Over the years, the housing sector has seen a significant shift in government interventional policy as an economic tool to boast economy because of its greater and rapid multiplier effects, as compared to others sectors saddled with greater lag effects in impacting the economy. The sector has becomes susceptible or common tool for continue government policy tool to influence the economy. This knowledge has become a universal concept to all and for most economies in the world. The irony is that however, the world's economies have significantly become much integrated over the years, such that any economic policy or action by one economy creates direct or consequential effect for others if not all the economies in the world within short possible time. The aggressive economic intervention by US Federal government in trying to stimulate the economy and making homes affordable for ordinary citizens amidst the already heated housing sector can be cited as one significant factor that led to the market collapse. While the government pumped more money into the housing sector, the Federal Reserve restricting market to set exchange rates through the usual arbitrage system posed to cut interest rates to record-low levels and U.S. politicians by means of legislation, propped-up risky ventures, tax credits, incentives for housing savings accounts, subsidies and sponsorship programs, which eased the accessibility to loans & mortgages for awful lot of people that the market normally considered uncreditworthy.[1] Other organizations such as Fannie Mae and Freddie Mac with the federal government backing created further securitization of mortgages for sale which turn out to be hot investment items for many financial institutions. They insidiously scrambled to repackage, replenish and sell mortgage loans with little or no fundamental values. The Federal safety net and the provision of federal sponsored deposit insurance made most financial institutions and investment companies daring to take greater risks than they would normally do knowing very well the federal government was there to offer bailout support under the pretext that they are too big to fail. They therefore ended in a lucrative position to privatize any gains but socialize any losses.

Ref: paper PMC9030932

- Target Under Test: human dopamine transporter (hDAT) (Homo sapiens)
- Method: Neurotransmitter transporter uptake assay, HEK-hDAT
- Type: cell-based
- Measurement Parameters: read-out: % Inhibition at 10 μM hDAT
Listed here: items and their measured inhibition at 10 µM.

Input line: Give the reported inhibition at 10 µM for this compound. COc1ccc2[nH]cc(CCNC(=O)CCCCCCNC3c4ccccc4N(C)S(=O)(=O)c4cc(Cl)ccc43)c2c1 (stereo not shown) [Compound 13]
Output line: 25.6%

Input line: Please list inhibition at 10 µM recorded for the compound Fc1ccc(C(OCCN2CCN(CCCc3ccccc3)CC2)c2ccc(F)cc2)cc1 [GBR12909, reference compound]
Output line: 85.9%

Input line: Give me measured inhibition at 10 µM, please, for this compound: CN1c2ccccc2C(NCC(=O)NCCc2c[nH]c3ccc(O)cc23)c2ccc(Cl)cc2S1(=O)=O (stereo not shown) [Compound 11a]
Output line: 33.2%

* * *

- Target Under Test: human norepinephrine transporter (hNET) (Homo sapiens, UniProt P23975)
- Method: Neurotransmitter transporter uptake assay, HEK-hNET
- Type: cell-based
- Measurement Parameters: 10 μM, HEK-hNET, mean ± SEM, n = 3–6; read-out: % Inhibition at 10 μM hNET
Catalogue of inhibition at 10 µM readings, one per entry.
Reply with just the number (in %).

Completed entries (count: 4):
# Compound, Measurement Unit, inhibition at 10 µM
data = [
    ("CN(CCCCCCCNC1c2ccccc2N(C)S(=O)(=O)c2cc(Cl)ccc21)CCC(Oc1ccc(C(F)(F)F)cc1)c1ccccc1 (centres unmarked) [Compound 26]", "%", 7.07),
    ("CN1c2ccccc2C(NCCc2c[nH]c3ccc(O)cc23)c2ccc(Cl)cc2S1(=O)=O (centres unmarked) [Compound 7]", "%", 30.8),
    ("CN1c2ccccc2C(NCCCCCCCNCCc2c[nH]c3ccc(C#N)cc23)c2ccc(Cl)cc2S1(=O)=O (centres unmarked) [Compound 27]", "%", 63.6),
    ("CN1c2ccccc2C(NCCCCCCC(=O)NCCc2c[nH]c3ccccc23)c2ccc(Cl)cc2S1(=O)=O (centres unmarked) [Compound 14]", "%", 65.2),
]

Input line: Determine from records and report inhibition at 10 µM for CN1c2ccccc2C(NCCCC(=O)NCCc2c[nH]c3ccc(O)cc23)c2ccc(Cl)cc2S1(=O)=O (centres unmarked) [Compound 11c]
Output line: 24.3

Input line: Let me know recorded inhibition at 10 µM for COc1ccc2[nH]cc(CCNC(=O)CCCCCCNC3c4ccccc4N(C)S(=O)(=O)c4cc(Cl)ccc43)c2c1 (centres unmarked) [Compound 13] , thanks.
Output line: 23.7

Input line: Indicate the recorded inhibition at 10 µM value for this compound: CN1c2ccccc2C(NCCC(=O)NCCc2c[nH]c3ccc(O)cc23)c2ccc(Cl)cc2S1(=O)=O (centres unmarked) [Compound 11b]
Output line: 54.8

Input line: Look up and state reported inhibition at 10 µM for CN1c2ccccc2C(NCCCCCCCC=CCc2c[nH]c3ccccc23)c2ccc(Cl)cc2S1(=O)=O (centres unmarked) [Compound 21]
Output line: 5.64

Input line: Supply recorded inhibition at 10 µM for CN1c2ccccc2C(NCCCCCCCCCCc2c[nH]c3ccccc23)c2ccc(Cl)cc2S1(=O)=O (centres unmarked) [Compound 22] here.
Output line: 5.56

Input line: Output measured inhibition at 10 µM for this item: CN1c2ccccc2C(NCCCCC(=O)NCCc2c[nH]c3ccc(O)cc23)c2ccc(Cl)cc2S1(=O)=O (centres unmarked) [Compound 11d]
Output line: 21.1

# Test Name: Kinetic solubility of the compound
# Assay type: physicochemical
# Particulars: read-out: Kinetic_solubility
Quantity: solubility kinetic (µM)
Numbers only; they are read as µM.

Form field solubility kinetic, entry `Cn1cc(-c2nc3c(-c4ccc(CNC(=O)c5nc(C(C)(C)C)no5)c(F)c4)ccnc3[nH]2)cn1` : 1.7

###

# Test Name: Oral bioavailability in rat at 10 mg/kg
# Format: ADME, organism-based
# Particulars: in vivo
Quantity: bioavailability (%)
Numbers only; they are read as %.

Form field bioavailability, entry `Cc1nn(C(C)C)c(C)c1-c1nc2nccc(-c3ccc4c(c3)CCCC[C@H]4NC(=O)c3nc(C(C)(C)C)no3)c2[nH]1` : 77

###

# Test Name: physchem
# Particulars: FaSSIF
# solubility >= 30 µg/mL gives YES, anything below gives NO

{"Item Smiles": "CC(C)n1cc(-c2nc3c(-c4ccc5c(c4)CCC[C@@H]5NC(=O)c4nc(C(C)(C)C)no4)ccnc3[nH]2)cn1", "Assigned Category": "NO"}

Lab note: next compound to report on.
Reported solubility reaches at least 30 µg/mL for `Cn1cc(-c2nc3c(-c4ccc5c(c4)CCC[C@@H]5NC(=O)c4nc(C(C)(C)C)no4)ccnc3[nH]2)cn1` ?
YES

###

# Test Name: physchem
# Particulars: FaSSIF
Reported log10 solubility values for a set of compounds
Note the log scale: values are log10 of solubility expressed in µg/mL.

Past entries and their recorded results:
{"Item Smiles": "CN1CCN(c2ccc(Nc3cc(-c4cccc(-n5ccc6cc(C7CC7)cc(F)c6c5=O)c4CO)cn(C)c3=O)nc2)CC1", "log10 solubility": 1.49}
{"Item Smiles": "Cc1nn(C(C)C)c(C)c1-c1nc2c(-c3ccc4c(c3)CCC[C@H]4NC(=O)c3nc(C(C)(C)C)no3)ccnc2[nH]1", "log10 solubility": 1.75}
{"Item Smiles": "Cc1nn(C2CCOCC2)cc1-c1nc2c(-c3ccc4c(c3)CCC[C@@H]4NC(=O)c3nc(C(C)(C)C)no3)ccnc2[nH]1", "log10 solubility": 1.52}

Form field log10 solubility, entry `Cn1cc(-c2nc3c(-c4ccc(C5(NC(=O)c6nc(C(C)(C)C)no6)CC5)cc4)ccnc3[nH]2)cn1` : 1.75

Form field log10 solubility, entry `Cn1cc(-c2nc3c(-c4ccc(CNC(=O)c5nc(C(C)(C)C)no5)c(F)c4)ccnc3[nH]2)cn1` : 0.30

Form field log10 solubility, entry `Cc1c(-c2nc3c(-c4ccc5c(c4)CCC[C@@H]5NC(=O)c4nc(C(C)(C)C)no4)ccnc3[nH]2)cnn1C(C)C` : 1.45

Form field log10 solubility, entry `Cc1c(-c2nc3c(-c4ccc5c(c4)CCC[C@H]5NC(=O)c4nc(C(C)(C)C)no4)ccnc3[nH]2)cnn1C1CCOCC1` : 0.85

When housing prices began to fall and market interest in these mortgage-backed securities began to decline, waves of panic selling began to manifest. These, together with other reasons, put greater pressure on the financial institutions to absorb unwanted capital assets rather than advancing loans. While the markets were concerned and trying to navigate through many of the risks now confronting them, Federal Reserve in its usual regulative measure banned shorting-stocks, hedge funds, depriving the markets of sufficient cash flow and information when they needed it most.[2] Ironically similar policies and actions were being implemented by most developed economies notably Japan, Australia, Canada & Great Britain. These actions collectively overwhelm the capital markets around the globe leading greater higher. While the individual market participants' activity influence the market efficiency, government actions create greater noise in the capital market than any factor. The implementations of various bailouts and stimulus by the government depending on the sizes have much impact on the economy such that they end up creating greater noise for the market efficiency. Government action or policy can not be overlooked when we talk about the market and its efficient workings. With market efficiency denoting fully reflection of all market information and fluid to new and public corrected information government economic policy interferes with market operation.